But what if you really want to change a habit? Maybe it’s a bad habit that makes you feel guilty or sad, or perhaps you want to create a good habit and have it stick as a regular in your life. How on earth do you go about this?
I joined a gym yesterday. Don’t panic; I will NOT be clambering on any rowing machines or sprinting down a treadmill anytime soon. I joined so that I could utilise their swimming pool and abundance of yoga and Pilates classes (the added bonus of a coffee shop swung the deal!). I want to create a good, healthy habit in my daily life and meet like-minded people.
Before I hit the ‘join now’ button or unearthed my swimming costume from the depths of the ‘won’t wear ever again’ pile, I decided to observe my day to day habits. I jotted down in my journal everything I’d done over a couple of weeks. I wrote down all the unhealthy snack attacks I’d had, all the TV re-runs I’d watched, and how my mood fluctuated when I was as sedentary as a sloth (most days!)
Interestingly I noticed that my busiest and most productive times were between 6.30am and 11am when I did most of my blog post sharing, commenting, and interaction on social media. I then settled down to write, either blog posts or my current work in progress. Once lunchtime arrived, I started to slow down. For me, this is inevitable as I am still coping with the after-effects of my viral illness – I will curl up and get on with reading the books I have scheduled for the review team I’m a member of, so I’m working but also resting. Once the kids come home, I begin the family routine interspersed with work/social media.
It was quite insightful to see on a day to day basis where I was wasting time and when my bad habits emerged, but more interestingly, these periods of procrastination also coincided with my dip in mood. I realised that nothing would change about my anxiety and depression if I didn’t take small action steps. The habits I wanted to implement could fill that void of time and consequently lift my mood.
So, I joined the gym! Before I signed on the dotted line, however, I checked through my diary and added – in pen - swim sessions twice a week and booked on a Pilates class. Just like a work meeting, doctor’s appointment, or social event, by adding my sessions in the diary it becomes a to-do task that has had time allocated to it. Recently, I was asked if I wanted to go for coffee but when I spotted the word ‘swim’ in my diary, I declined and suggested another date. That small change has helped me to create a better habit.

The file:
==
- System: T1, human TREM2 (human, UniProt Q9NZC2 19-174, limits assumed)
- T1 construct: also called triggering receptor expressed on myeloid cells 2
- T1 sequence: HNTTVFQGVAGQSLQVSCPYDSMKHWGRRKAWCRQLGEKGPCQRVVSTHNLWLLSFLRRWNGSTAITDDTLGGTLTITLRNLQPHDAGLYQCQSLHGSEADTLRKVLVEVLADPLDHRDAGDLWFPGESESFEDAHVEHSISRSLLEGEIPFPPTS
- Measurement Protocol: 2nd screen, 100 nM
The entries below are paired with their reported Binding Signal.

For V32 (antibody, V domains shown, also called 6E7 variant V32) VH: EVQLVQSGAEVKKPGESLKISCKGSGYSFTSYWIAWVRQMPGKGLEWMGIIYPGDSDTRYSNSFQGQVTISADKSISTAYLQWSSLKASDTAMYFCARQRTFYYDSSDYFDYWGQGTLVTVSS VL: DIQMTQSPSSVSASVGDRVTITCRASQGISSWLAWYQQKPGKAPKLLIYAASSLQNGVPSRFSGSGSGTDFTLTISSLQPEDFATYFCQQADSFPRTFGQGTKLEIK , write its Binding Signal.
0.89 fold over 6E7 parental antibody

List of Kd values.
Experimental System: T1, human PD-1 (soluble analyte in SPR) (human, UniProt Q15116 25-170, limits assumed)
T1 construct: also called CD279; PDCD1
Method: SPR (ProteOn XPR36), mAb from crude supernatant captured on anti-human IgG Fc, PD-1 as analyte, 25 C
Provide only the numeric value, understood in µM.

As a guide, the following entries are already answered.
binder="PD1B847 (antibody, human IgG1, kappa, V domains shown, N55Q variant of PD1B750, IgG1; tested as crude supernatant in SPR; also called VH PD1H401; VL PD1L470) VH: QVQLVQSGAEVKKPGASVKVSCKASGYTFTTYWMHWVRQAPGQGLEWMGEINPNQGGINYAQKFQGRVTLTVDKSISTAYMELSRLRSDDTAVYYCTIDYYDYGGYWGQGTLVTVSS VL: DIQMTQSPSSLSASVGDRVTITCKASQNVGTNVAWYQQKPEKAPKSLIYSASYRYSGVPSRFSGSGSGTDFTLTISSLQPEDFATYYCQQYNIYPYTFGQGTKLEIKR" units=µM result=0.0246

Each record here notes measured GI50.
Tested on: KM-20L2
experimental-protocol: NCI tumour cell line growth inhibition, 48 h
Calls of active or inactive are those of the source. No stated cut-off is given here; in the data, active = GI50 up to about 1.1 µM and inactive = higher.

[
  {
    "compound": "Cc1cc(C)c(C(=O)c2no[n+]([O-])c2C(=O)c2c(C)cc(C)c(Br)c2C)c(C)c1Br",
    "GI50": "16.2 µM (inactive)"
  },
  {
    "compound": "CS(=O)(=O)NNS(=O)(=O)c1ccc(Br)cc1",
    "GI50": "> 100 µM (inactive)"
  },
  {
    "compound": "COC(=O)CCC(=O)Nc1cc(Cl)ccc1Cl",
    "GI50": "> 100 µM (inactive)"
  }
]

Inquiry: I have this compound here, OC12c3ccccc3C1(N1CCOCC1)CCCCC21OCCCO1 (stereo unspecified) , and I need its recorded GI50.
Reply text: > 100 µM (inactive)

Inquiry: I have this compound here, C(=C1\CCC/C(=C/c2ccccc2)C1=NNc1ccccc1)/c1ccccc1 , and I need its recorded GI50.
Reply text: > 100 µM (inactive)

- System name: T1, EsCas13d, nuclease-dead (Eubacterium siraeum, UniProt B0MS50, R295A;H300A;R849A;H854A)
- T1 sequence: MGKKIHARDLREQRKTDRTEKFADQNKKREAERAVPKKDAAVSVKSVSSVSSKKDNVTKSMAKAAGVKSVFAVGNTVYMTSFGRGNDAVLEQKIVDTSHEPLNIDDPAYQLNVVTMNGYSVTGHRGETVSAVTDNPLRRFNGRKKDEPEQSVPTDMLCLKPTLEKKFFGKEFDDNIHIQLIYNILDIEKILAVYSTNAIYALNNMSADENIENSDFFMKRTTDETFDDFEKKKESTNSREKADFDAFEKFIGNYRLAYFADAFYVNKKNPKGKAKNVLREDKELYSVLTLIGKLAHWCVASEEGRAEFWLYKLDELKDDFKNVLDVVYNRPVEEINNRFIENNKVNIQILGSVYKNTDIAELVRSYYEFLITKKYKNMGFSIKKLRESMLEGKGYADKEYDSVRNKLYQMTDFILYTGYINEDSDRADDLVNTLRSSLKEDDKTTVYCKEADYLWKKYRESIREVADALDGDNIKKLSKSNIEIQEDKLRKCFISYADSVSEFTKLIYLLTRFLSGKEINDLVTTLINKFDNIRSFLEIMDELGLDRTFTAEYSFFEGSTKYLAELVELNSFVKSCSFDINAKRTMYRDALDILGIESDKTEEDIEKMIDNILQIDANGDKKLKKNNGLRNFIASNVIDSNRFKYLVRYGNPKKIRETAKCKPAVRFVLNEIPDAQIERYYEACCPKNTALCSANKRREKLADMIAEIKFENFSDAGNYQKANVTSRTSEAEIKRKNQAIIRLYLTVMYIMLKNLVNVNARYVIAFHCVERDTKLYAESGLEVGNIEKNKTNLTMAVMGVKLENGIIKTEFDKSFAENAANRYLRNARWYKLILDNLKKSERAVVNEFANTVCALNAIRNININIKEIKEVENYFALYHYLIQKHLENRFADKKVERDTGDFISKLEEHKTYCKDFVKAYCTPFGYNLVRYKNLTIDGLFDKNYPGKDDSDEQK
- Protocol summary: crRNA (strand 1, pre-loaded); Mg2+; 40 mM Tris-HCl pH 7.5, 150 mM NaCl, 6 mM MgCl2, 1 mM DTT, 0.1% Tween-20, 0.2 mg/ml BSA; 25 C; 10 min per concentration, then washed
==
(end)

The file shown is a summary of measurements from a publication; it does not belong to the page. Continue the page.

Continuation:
Another good idea, if you want to create better habits, is to gather yourself a support network. This may include a group of girls who go swimming with you, or simply texting a friend to say you’re going to the gym on a specific day. It makes you accountable for your actions, and you’re more likely to carry through with your intentions.
When it comes to our healthy eating habits, I have recently found that doing it all differently helped me enormously. I’d got myself into a dieting rut and spent most of my time over-analysing everything I ate. For me, this wasn’t good for my anxiety, so I decided to adopt the habits of a skinny person and just get on with my life and not think too much about weight goals. Years spent at slimming clubs have shown me the types of healthy meals I should be eating, and I no longer drink alcohol, so my weekend calorie count is nothing like it used to be. The relief I felt when I freed myself from dieting restrictions was incredible – and I lost 1lb!
I want my swimming to become a regular part of my life, but only I can create that. It takes 66 days to turn a small change into a routine habit but if I believe in myself enough then I’ll make it happen.
Do you have any habits you would like to shed? Or maybe you have a solid tip for changing routines and creating better habits? I’d love to hear your thoughts.